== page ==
Working with Brushes

There are many controls in the Brush HUD that you can use to apply, remove, and feather brush strokes. For details, see the following sections:

Feathering Brush Strokes

In many situations, it’s best to avoid brush strokes that have hard, noticeable edges. The Brush HUD has a feathering brush that you can use to smooth the edges of previously applied brush strokes so that they blend seamlessly into the image. The feathering brush is applied to the selected brushed adjustment only.

Figure. Image before and after the edge of a previously applied brush stroke has been smoothed with the feathering brush.
To feather brush strokes
  1. Select the image with the brushed adjustment whose brush strokes you want to feather.

  2. If necessary, select the brushed adjustment in the Adjustments inspector or the Adjustments pane of the Inspector HUD, then click the Brush button in the adjustment controls.

    Figure. Brush button in the Enhance area of the Adjustments inspector.

    The Brush HUD for the adjustment appears.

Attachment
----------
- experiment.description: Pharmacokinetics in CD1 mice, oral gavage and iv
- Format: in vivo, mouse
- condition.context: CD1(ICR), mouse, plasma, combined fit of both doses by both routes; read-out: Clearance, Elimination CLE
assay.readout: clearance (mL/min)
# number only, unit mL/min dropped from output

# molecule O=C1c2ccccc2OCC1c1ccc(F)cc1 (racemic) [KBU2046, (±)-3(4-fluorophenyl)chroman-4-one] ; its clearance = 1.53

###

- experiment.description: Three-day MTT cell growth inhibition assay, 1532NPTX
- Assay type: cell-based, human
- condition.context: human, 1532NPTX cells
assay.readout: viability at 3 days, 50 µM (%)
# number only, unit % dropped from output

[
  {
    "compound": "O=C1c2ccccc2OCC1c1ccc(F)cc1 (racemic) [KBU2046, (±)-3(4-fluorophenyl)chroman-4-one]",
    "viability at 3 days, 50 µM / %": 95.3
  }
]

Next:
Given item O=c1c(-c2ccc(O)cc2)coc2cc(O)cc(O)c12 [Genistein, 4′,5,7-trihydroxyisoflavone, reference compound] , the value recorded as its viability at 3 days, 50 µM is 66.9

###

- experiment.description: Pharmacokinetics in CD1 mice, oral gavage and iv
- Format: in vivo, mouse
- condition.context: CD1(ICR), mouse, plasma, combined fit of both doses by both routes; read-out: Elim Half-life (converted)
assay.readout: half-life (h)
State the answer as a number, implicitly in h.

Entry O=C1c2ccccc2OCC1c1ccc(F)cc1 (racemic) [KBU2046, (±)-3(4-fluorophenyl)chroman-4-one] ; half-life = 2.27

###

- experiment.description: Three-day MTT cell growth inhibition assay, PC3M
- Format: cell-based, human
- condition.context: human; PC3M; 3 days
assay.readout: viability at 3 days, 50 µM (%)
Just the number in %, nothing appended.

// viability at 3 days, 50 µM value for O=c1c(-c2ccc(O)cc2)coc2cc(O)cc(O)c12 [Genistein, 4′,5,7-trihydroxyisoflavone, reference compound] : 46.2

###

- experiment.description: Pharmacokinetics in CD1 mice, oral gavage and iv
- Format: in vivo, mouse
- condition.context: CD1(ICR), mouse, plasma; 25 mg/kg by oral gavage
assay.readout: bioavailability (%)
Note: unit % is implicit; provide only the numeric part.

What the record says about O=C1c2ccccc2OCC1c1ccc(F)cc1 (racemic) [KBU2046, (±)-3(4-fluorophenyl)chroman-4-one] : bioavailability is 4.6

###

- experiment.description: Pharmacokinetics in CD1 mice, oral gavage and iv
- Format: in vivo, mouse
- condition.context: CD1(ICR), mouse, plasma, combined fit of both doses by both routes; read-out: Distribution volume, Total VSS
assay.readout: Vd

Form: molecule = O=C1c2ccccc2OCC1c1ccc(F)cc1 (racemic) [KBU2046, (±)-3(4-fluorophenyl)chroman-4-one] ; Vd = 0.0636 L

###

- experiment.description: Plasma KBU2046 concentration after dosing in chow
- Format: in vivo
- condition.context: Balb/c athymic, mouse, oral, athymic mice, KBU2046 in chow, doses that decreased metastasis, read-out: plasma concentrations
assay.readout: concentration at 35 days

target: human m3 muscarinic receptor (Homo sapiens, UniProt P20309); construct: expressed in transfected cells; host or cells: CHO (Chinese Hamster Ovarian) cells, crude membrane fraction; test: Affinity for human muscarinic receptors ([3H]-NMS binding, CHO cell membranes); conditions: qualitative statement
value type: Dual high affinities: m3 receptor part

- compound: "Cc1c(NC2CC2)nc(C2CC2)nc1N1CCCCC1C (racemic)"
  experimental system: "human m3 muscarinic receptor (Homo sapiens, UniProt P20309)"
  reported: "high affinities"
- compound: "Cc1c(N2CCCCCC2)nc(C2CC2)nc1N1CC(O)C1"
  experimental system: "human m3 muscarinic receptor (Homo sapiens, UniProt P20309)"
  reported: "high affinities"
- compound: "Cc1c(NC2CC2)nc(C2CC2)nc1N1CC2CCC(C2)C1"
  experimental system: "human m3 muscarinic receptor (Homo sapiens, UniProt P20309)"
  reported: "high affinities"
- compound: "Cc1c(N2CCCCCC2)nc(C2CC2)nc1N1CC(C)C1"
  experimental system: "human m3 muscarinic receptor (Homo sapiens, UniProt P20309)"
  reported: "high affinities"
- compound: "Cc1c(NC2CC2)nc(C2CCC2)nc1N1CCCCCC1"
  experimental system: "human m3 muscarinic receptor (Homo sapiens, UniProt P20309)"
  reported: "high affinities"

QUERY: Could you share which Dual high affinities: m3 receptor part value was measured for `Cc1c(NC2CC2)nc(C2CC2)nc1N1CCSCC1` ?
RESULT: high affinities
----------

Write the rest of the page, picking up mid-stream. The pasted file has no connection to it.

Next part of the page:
3. In the Brush HUD, click the Feather button.

    Figure. Feather button in the Brush HUD for the Enhance adjustment.
  4. Specify the diameter of the brush and its intensity using the Brush Size and Strength sliders and value sliders.

  5. Drag the brush over the edges of the previously applied brush strokes.

    Tip: When feathering brush stokes, it’s a good idea to display the brush strokes as color overlays to help identify the boundaries of each brush stroke. Then turn the color overlays off at regular intervals and visually inspect the image to ensure that the brush strokes are feathered appropriately. For more information about working with overlays, see Working with Brushed Adjustment Overlays.

The adjustment’s brush strokes are feathered, blending them into the image.

Erasing Brush Strokes

You can erase the brush strokes for any brushed adjustment applied to an image using the Eraser button in the Brush HUD. The eraser brush erases the brush strokes of the selected brushed adjustment only. The eraser brush uses the same parameters as the standard brush (Brush Size, Softness, and Strength).